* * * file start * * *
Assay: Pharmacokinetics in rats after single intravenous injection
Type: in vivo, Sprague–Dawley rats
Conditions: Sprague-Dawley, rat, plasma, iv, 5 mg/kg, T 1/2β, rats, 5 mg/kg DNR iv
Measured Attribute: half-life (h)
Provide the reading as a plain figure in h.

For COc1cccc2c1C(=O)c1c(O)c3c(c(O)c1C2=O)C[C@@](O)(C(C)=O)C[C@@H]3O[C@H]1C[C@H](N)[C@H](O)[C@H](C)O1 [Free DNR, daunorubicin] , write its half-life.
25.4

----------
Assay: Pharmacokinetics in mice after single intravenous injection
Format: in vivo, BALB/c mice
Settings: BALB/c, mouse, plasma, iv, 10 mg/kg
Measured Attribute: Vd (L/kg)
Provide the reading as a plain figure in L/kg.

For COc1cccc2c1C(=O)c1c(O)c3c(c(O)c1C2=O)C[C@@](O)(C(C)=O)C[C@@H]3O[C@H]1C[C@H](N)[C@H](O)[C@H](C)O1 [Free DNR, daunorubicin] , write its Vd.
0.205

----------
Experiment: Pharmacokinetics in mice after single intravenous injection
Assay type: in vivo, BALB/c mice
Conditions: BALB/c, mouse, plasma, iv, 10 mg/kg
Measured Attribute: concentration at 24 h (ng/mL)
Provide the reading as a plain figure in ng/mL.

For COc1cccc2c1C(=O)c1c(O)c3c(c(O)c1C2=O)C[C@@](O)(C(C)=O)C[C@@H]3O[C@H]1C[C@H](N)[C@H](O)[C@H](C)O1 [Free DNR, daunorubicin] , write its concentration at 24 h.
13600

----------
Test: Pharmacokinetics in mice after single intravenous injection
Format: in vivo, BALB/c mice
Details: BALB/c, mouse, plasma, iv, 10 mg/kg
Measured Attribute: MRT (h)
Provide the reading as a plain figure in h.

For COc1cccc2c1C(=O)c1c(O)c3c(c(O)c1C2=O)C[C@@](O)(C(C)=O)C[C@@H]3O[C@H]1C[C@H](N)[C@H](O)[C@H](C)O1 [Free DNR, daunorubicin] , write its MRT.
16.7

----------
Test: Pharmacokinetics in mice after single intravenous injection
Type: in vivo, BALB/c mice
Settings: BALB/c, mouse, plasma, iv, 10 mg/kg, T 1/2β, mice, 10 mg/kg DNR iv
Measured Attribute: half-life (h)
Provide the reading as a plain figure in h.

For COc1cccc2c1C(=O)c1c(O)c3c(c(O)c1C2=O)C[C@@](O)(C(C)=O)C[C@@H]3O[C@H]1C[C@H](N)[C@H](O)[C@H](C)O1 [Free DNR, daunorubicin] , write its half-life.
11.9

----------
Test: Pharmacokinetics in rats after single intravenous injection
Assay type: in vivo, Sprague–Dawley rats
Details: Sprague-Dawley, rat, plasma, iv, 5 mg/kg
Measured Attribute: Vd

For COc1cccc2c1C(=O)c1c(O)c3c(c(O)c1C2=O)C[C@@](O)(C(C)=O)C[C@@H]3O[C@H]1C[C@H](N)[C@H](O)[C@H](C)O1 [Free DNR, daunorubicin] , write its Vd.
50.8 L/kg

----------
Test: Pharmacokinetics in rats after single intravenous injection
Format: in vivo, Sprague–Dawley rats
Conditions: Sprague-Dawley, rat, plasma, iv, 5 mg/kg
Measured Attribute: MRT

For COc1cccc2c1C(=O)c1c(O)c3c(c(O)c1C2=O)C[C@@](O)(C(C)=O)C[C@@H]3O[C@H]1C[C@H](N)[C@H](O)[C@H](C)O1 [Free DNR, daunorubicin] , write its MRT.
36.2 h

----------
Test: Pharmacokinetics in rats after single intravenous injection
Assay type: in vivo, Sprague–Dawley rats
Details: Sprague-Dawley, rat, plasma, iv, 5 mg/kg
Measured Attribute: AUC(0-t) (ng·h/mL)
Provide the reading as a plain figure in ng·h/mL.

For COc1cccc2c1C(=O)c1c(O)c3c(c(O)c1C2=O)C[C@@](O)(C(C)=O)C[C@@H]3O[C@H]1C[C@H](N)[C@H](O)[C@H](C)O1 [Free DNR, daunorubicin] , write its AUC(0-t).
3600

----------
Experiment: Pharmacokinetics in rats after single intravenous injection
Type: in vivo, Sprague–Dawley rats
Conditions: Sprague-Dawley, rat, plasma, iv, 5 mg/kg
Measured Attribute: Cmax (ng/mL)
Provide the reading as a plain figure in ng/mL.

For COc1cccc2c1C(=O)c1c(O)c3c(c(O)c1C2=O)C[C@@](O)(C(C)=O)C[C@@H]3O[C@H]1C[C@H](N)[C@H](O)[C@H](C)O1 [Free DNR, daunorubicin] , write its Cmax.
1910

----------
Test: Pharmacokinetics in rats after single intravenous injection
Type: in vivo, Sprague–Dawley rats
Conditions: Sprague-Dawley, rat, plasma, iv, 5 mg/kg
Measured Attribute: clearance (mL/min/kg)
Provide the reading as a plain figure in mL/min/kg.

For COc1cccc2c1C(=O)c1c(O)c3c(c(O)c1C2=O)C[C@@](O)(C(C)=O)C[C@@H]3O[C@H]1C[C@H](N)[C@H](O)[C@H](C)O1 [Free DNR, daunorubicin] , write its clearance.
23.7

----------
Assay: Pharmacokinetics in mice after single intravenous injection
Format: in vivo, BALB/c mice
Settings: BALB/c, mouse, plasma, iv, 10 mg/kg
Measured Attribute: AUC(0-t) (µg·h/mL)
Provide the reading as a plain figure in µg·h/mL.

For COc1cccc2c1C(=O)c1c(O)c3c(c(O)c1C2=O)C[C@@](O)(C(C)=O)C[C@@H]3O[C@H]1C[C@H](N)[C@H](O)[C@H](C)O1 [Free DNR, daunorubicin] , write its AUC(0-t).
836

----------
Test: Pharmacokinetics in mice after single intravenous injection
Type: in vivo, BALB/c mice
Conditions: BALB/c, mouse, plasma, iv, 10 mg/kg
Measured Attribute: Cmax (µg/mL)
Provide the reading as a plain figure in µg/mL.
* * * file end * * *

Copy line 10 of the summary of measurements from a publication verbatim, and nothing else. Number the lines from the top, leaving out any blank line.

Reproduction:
Format: in vivo, BALB/c mice